Apple

Apple Magic Keyboard for iPad Pro: Everything you need to know

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Without a doubt, Apple’s iPad Pro is an incredible piece of hardware that’s gated by its software. It features a 120Hz display, excellent speakers, and support for the unparalleled Apple Pencil stylus. It’s a pleasant tablet suitable for reading, writing, and creating art, and its processor also measures up to the ones in most laptops. 

The Magic Keyboard that costs $299 for the 11-inch model transforms the iPad Pro into the enjoyable convertible laptop it’s been trying to become for a while. Fastened into the keyboard like a cockpit, the iPad’s hardware is second to none. Although it still doesn’t possess the entire productivity apps, it requires to replace similarly priced Mac laptops.

Magic Keyboard Design

Image Source: The Verge

In case, you’re using the Magic Keyboard with anything older than the 2020 model; then you need to be informed of the camera cutout that is in the shape of a square to suit the dual camera on the recent iPad model, so the extra space may seem a little bizarre if you’re attaching older versions to the case. However, it’s not a dealbreaker.

Externally, the case looks similar to Apple’s Smart Keyboard Folio. The silicone exterior is sleek and durable enough to secure both the front and back of the device.

The iPad magnetically attaches to the case, which gives an illusion that it’s “floating”. The top half of the device stays connected while the bottom half is free to be adjusted between 90 to 130 degrees.  The case also has a USB-C pass-through charging on the left side which lets you connect to an external display.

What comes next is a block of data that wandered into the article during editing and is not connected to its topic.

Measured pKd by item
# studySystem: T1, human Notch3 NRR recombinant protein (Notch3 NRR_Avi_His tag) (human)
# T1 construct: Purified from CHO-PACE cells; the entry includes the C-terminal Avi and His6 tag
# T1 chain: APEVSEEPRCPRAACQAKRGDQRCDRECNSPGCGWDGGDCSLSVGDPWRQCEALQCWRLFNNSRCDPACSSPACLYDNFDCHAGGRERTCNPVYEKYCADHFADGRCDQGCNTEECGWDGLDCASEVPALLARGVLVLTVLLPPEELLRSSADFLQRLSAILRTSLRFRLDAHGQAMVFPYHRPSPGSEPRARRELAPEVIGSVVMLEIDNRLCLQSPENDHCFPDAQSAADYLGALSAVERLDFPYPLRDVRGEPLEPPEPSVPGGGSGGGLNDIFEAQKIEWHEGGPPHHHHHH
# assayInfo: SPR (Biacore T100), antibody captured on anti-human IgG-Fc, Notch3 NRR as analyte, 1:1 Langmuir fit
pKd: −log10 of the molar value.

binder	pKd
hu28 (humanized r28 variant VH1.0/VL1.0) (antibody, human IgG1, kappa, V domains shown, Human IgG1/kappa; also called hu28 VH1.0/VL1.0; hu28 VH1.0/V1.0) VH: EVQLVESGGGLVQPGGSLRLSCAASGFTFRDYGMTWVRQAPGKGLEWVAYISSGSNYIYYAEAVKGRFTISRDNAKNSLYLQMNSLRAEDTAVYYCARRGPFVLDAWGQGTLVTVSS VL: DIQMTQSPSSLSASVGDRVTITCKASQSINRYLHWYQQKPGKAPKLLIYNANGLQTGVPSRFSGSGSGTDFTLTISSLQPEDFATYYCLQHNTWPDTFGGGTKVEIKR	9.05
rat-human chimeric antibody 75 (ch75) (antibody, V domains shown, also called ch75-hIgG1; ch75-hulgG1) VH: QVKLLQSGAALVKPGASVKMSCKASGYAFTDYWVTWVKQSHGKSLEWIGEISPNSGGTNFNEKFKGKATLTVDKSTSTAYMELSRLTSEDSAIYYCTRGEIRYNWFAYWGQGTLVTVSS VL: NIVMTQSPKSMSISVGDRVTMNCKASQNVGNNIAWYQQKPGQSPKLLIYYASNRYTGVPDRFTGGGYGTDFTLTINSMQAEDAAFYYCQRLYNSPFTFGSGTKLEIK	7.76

Also, there’s the real keyboard which possesses a scissor-switch mechanism under each key with 1mm of key travel. So, the Magic keyboard features one of the most comfortable sets of keys. Unlike Apple’s terrible butterfly keyboard, the Magic Keyboard provides a fulfilling amount of travel that one can never grow tired of even after trying it out on several devices.

Magic Keyboard Trackpad

Image Source: CNet

Without a doubt, the trackpad is excellent. That’s the TL;DR of it. It is somewhat small, and if you’re accustomed to the spacious trackpads on MacBooks, it will likely look undoubtedly tiny. 

The Magic Keyboard’s trackpad is much better than the Surface Pro trackpad because it allows you to click anywhere on the trackpad, not only in the middle or at the bottom. It’s also precise, smooth and there’s zero lag on iPadOS.  

Usually, the cursor is a little dot, but it rapidly changes to a traditional text cursor at the appropriate time. It also expands to become the size of UI elements, such as buttons or icons. Another great thing is that you can turn off the sound if you don’t like it.

Aside from clicking, scrolling, and highlighting text, the trackpad can also be used for navigating the system. You can use three fingers to swipe up to home and multitasking or left and right to switch between recent apps.

The place where it feels a little off is when you drag the cursor to the edge of the screen. You somewhat drag “beyond” that edge to slide into several things such as the Dock, Notification Center, Control Center, or your Slide Over apps. You will probably grow accustomed to it, but it’s the one time when the things on-screen moves in the direction opposite to your fingers.

However, the Trackpad support on iPadOS and within Apple’s apps is impressive. But trackpad support on a set of third-party apps is certainly not. Any app that doesn’t use Apple’s standard APIs for generating buttons or text views looks off-kilter with the trackpad. 

Stuff that you can swipe with your finger can’t be swiped with the trackpad. Moreover, text selection can be a debacle, and the cursor doesn’t usually do its elegant shape-shifting tricks. Specifically, Google’s apps are guilty here, but they’re also far from the only ones.

Magic Keyboard 

Image Source: Future